New Zealand’s Short-Tailed Bats: They like being grounded!

Short-Tailed Bats
By TheyLookLikeUs - Own work, CC BY-SA 4.0, Link

New Zealand is a strange land with some very unusual creatures that occupy ecological spaces occupied by mammals in other places. Kiwis take up the space of ground-dwelling insect-eating mammals. The large parrot Kakapos takes the place of foraging mammals looking for seed and leaves.

And these bats, rather than focus on flying, have taken on the ecological space that mice generally occupy. They live mostly on the forest floor where they forage for insects and vegetation.

This family of bats( Mystacinidae  stands for upper lip with a beard on it ) consists of only one living species, The lesser Short-Tailed Bat ( M. tuberculata for the tube-like snout).

Short-Tailed Bat
courtesy: ADW

Bats are unusual creatures as it is but these are more so.

  1. They spend much of the time on the ground, instead of flying, and are unique in having the ability to fold their wings into a leathery membrane when not in use. The wings are also not attached to the tail like other bats.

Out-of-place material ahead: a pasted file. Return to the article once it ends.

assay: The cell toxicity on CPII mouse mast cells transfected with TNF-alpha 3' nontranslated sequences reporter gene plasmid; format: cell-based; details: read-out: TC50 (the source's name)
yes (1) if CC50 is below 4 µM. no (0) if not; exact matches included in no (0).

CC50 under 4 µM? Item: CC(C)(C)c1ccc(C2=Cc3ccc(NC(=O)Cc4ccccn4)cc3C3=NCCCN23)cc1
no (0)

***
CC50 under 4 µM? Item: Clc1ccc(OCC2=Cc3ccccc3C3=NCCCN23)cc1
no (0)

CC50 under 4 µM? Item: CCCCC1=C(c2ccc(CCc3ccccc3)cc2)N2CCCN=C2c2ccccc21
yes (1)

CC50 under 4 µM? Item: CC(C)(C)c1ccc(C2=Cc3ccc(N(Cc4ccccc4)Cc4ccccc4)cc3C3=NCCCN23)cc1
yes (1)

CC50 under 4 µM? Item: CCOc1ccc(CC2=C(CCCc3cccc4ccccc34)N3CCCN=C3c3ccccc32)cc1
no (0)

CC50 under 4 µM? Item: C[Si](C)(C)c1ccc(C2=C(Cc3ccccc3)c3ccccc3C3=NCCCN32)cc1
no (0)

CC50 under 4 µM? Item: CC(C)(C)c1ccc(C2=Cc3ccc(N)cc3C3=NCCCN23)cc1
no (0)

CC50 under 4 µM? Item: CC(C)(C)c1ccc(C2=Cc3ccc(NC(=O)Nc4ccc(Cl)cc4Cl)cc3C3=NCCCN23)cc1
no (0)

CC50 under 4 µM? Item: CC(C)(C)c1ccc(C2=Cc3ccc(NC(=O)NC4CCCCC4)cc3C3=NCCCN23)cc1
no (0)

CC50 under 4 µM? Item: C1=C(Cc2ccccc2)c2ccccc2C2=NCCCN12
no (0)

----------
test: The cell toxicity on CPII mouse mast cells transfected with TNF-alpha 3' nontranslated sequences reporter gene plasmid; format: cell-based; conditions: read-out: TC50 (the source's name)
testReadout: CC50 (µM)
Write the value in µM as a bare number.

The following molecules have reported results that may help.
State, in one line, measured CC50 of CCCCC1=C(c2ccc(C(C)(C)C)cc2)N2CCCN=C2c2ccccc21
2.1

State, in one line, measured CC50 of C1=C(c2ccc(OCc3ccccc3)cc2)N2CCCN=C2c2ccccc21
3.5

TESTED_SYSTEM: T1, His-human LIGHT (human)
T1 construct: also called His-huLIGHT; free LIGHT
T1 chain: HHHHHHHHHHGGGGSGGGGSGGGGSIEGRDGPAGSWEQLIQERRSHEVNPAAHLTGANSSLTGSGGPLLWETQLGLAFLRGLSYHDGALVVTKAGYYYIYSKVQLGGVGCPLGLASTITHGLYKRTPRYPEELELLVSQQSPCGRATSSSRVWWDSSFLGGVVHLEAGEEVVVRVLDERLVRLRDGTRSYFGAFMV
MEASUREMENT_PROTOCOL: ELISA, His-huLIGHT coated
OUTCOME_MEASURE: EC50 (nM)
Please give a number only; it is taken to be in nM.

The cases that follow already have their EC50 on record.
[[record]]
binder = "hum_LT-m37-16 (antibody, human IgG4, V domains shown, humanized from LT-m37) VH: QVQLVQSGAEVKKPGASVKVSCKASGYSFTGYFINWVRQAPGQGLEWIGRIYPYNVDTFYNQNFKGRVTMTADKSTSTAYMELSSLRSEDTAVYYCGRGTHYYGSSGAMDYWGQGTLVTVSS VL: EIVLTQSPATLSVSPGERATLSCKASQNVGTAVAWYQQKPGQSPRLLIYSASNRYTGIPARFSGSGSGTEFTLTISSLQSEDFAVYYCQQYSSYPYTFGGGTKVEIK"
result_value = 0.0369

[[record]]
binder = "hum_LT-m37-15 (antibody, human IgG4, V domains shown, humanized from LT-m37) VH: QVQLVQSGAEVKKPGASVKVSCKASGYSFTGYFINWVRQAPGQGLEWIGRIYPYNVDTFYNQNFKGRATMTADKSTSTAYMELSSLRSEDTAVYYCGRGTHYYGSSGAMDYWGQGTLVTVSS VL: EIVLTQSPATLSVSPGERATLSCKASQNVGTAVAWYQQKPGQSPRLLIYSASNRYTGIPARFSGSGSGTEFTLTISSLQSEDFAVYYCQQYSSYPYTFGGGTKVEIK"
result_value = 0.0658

2. The bat has a long, conical snout, with lots of whiskers, that ends in large, tubular nostrils. The tongue is long and slender, and has a number of hair-like structures at the tip, that aid in feeding upon nectar.
  3. Another unique distinguishing feature of the species is the presence of small talons at the base of the main claws on both its toes and wings, thought to aid in both crawling and climbing.

 

The bat has very thick fur for insulation and is quite small, weighing in at 20 gms. and with a size of about 6-7 cm.

This species of bat are mostly found in the North Island and is very vulnerable due to the inadvertent import of cats, mice and other small mammals to New Zealand. Conservation efforts are ongoing in national parks to make sure that local creatures can be conserved as much as possible.

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About mammal 72 Articles
I blog about mammals and all the interesting and fun-filled facts about them will be welcome additions to this blog.

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